Outraged high school students told their school board this week that a comedic campaign video made by the class president was anti-Muslim hate speech, and one student urged administrators to “strip away constitutional protection” for his classmate.
The controversy began when a 17-year-old student, who is unnamed in media accounts, ran on the tongue-in-cheek promise that if he was elected as San Ramon Valley High School’s student body president, he’d protect his classmate from terrorists.
His homemade campaign video, which the student briefly posted on Twitter in February, depicted terrorists abducting him from his bed (implying that he had been caught masturbating) and torturing him. The video also depicts several weapons, the East Bay Times reported.
Hours after the student posted the video, a classmate told him it was “funny, but it was also racially or culturally insensitive,” said the First Amendment lawyer defending the student. He immediately removed it.
The 17-year-old was still elected class president—but the school district said initially punished him by saying he could no longer hold the position.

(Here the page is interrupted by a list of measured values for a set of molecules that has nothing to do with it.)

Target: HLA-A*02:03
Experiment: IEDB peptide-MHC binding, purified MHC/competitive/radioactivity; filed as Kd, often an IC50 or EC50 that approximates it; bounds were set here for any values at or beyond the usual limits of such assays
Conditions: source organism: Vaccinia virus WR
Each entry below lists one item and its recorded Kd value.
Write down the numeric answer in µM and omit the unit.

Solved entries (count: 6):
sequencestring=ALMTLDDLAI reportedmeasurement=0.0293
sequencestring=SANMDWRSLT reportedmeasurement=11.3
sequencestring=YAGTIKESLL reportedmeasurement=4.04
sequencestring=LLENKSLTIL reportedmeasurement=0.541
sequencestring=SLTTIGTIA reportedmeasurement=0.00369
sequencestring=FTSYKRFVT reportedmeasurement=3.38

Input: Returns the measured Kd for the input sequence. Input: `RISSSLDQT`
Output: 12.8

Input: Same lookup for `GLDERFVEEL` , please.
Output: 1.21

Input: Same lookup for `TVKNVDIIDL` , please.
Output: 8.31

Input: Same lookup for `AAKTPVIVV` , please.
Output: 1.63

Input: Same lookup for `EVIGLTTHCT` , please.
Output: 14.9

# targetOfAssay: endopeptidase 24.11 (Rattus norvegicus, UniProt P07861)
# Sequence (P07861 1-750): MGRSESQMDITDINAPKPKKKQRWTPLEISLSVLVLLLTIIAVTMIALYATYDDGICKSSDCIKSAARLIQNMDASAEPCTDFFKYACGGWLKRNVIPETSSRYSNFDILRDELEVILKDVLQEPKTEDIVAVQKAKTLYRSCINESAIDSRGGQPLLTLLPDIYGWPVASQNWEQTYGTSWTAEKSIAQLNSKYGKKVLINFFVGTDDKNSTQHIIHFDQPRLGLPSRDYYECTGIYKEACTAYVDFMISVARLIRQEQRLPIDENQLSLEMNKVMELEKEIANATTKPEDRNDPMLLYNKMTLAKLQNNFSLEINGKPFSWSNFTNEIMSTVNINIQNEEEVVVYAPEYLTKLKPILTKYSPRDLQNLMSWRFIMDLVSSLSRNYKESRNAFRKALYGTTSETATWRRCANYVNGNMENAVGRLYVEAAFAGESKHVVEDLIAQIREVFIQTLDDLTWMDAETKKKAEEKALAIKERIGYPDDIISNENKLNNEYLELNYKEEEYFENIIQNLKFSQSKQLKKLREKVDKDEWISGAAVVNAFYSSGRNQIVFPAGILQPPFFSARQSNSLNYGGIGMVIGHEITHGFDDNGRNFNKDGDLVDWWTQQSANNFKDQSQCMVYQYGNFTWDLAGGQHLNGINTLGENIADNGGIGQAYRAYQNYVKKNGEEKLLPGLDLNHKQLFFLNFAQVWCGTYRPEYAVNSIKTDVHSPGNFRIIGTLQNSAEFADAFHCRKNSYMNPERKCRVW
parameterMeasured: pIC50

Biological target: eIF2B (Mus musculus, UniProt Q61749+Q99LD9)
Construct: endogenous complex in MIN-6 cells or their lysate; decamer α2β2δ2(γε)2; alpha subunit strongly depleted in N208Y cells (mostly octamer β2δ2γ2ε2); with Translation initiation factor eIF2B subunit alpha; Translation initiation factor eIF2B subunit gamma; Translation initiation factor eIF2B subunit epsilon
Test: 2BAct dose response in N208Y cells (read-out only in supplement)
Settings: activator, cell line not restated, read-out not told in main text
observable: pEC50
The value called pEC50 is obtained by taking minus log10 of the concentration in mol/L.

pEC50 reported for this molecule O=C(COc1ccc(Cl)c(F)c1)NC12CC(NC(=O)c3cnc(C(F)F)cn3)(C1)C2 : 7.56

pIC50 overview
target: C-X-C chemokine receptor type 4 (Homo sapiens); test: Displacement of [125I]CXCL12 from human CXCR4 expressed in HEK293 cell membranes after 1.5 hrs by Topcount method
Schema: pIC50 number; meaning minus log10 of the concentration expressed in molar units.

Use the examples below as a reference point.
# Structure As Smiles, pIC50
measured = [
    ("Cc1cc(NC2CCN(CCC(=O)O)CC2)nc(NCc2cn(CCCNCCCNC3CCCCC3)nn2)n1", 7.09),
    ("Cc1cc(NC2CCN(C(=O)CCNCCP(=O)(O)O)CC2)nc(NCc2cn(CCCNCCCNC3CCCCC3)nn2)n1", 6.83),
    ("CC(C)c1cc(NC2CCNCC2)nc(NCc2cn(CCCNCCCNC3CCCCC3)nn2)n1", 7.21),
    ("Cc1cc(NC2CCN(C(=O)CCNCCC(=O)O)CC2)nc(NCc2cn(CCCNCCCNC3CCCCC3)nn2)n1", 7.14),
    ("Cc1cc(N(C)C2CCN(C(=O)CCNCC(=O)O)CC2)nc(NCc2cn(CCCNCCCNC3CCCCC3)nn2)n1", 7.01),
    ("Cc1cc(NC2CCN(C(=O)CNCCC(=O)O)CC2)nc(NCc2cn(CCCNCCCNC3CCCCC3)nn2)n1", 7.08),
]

“This video makes repeated racist and insensitive references to Middle Eastern people, stereotyping them based on their dress, accents and language, names, manner of praying and religious dietary restrictions,” the school district said in a legal response.
The student’s parent moved to sue the San Ramon Valley Unified School District, hiring a First Amendment lawyer who said the punishment was “unconstitutional and extreme.”
A district spokeswoman said that after reviewing the video, they had determined that “it is not hate speech.” And though the court ruled in favor of San Ramon Valley Unified School District, the high school reversed its initial decision and allowed the student to assume his elected position.
That reinstatement outraged several students and community members. Almost 50 people showed up at the San Ramon Unified School District board meeting Tuesday to denounce the video as racist.
“I would argue that a video that makes repeated racist and insensitive references to Middle Eastern people meets all the criterions [sic] necessary to strip away constitutional protection in the context of a public school,” one student testified to the school board, according to video by Bay Area News Group.
Another student told the board that she feared the student would learn that “bigotry is acceptable.”
— Jillian Kay Melchior writes for Heat Street and is a fellow for the Steamboat Institute and the Independent Women’s Forum.